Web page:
Services we offer...
Am I / could I be an Aspie? (Short hand for "individual with Asperger Syndrome):
General information and advice pre- and post-diagnosis for yourself, your partner, family, friends etc.
Please make an appointment to see us (ph. 337 6337) at either 11.00am or 2.00pm on Tuesdays, or Thursdays. The initial interview will typically be 60-90 minutes long as we get to know you, your background, particular issues in your life and find out what you want us to help you with. By the end of that time, we will have formulated a plan for moving forward in your life and checked it out with you.
Very often, this plan will involve us in quite a lot of work "behind the scenes" to set up the needful arrangements such as appointments with other professionals including WINZ, educational contacts etc. We will accompany you to all such appointments as it makes a big difference to the outcomes.
Further counselling may be indicated, library books loaned etc. We do not hold support group meetings at the moment, but given enough demand, we could do so.
First things first: we need to get a picture of you and your background/ school/work etc and what are special issues for you at present. This will probably involve going back into your past history as well. Often there are behavioural issues involving other people, as well as specifically AS issues. We may have to give you information about how to get a Diagnostic Assessment, and the benefits of having one done. This ramifies into various other parts of your life, including the benefit system. People who have a diagnosis are almost always thrilled to have their concerns validated and to have found a bunch of people "like them". There are also a few people who resent being asked to see a Psychologist and prefer to continue in their unsatisfying life because at least it is predictable.
Advice regarding education, employment, accommodation, activities.
We will support you at interviews and meetings if you require it. (Recommended). WINZ has itself said that clients accompanied by a support person get a better service than people on their own!
Counselling: If a counsellor or therapist is not themselves a diagnosed Aspie, the counselling is never going to work "properly". Sorry, that is our experience and also that of many other Aspies we know. Be careful about who you ask for a diagnostic assessment. Some people who do have professional qualifications and should know better have been found charging megabucks and giving frankly useless and wrong information! Always ask if they use the special diagnostic tests for Autism and if they don't know what you are talking about, they are not worth going to.
People with Lived Experience and a good store of knowledge about how Aspergers and Autism manifests in people are the most appropriate people to help. Often, "it's not rocket science" but people not on the spectrum sometimes over-intellectualise and over-think because they really don't understand how to tackle the subject. We use a lot of pragmatism coupled with our informed knowledge (we read a lot of books but we also have met a lot of Aspies by now!)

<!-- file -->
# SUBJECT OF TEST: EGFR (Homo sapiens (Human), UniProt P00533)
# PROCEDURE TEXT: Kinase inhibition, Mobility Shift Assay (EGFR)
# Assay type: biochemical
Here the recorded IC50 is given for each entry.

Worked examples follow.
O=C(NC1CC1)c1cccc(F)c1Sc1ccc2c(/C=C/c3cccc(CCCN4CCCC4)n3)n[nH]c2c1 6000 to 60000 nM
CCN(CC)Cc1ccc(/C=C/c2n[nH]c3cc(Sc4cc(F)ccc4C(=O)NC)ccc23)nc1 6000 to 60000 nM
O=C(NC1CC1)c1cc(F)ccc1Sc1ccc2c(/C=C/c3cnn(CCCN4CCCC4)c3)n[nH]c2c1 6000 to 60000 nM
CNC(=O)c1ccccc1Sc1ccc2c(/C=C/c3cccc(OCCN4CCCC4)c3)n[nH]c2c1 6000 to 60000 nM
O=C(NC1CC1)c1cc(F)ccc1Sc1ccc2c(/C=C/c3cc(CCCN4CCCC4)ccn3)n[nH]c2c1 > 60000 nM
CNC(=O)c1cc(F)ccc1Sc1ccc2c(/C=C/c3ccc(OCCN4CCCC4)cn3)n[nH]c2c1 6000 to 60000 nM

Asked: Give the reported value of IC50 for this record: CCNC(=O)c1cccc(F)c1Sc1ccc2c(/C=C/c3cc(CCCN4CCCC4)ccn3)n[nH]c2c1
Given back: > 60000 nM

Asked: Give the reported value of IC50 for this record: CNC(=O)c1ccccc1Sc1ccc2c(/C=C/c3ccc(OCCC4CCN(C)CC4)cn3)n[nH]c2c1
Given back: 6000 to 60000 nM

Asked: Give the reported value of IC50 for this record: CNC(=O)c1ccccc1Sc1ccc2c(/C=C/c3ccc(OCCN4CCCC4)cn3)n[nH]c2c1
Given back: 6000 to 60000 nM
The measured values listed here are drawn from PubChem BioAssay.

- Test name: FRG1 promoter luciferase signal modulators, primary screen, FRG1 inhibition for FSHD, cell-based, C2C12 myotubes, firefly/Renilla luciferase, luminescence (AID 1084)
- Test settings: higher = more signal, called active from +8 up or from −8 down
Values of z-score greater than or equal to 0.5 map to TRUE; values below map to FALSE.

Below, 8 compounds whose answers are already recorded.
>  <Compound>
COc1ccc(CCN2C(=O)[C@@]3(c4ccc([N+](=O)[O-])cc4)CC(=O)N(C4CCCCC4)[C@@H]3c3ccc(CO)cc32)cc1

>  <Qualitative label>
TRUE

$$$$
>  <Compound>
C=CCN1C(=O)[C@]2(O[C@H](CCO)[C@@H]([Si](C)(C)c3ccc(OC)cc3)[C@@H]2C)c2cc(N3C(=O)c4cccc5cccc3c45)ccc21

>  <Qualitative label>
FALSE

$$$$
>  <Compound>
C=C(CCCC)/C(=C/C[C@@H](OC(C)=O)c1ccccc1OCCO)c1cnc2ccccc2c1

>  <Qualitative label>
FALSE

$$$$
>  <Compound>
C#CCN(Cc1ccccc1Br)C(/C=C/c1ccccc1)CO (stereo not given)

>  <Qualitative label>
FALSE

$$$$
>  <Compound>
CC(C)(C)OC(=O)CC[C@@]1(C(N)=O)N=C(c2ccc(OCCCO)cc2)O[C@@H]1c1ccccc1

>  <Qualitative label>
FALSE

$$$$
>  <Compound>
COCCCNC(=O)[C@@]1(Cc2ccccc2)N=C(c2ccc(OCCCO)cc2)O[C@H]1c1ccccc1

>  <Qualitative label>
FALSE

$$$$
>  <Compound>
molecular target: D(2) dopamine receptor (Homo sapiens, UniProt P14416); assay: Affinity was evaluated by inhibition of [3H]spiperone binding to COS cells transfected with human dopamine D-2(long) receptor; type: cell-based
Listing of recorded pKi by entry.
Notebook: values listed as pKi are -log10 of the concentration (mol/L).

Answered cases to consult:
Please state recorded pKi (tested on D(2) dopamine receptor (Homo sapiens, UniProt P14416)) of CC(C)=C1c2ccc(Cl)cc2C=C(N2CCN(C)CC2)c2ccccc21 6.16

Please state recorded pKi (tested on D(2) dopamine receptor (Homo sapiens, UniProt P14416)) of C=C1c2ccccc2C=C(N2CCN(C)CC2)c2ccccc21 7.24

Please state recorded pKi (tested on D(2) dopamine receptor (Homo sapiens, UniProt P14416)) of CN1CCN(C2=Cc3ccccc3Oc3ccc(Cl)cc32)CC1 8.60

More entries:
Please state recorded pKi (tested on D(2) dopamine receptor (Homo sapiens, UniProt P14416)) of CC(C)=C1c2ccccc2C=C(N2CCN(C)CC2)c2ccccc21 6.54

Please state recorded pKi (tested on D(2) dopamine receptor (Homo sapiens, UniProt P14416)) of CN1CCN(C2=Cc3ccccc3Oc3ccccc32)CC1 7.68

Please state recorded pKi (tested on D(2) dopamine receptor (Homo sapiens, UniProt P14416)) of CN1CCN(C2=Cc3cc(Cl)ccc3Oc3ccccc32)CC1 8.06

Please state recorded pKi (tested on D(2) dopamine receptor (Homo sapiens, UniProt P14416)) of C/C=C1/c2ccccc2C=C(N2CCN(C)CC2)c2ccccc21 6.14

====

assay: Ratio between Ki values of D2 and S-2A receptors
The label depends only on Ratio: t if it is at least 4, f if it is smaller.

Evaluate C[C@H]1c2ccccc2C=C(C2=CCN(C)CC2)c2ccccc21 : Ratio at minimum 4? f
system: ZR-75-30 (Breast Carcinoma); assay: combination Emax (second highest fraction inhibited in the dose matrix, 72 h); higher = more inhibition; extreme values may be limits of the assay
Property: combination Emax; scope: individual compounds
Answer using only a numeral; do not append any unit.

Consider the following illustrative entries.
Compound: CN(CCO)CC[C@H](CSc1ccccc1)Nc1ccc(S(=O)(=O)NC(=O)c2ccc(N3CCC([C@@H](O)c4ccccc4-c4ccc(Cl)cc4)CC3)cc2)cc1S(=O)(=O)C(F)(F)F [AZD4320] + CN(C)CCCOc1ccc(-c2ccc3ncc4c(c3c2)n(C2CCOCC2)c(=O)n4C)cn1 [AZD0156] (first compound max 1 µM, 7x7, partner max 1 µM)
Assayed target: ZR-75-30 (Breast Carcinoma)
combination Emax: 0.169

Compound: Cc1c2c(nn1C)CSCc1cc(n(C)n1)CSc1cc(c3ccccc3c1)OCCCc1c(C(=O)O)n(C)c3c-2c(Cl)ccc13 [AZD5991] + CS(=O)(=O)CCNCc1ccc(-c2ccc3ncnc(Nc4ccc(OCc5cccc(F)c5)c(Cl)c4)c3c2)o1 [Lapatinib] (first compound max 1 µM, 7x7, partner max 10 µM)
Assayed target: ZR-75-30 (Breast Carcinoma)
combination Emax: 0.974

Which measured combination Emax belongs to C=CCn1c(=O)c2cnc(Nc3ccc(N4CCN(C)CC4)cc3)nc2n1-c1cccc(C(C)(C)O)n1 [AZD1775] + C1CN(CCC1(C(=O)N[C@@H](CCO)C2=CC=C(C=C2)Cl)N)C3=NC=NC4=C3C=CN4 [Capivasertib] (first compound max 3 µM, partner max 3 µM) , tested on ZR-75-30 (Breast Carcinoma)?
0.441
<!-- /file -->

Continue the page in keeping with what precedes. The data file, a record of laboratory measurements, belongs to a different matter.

We have been told many times that we are the best resource available for teens and adults in the South Island and are now being asked to conduct "remote counselling" for people not in Christchurch.
Working with your Career Guidance or Disability Resource person in order to plan for "best fit" education and job aspirations. A diagnosis of Asperger Syndrome must be taken into account when deciding on educational, career and life planning for maximum success.
We are happy to address interested groups on our favourite subject- please email us with an indication of how much time you would like us to speak for, plus date(s), venue and time of day you would prefer. (Use our Contact form)
All our work carries a guarantee of absolute confidentiality unless you authorise otherwise.
Screening for Irlen (Scotopic Sensitivity) Syndrome
People who have difficulty with reading and bright light in many situations may be suffering from Scotopic Sensitivity, which means that very bright light interferes with the way the brain interprets what the eyes are perceiving. Typically, sufferers will find print is very unstable on the page and that, sometimes, the text divides itself into meaningless shapes.
Irlen lenses properly prescribed will correct the problem fantastically! For a useful demonstration of how Scotopic Sensitivity Syndrome may affect vision, please visit www.irlen.com.
Leith can demonstrate how specially tinted lenses help with SSS, and (if indicated) will then recommend an appropriate Optometrist for further examination and the selection of the most appropriate tint/s for the spectacle lenses.
People may also find that wearing a hat with a brim of a cap worn the correct way around helps keep reflected light off the ceiling from washing down the face even if tinted lenses are being worn.
Please ring 03 337 6337 for an appointment.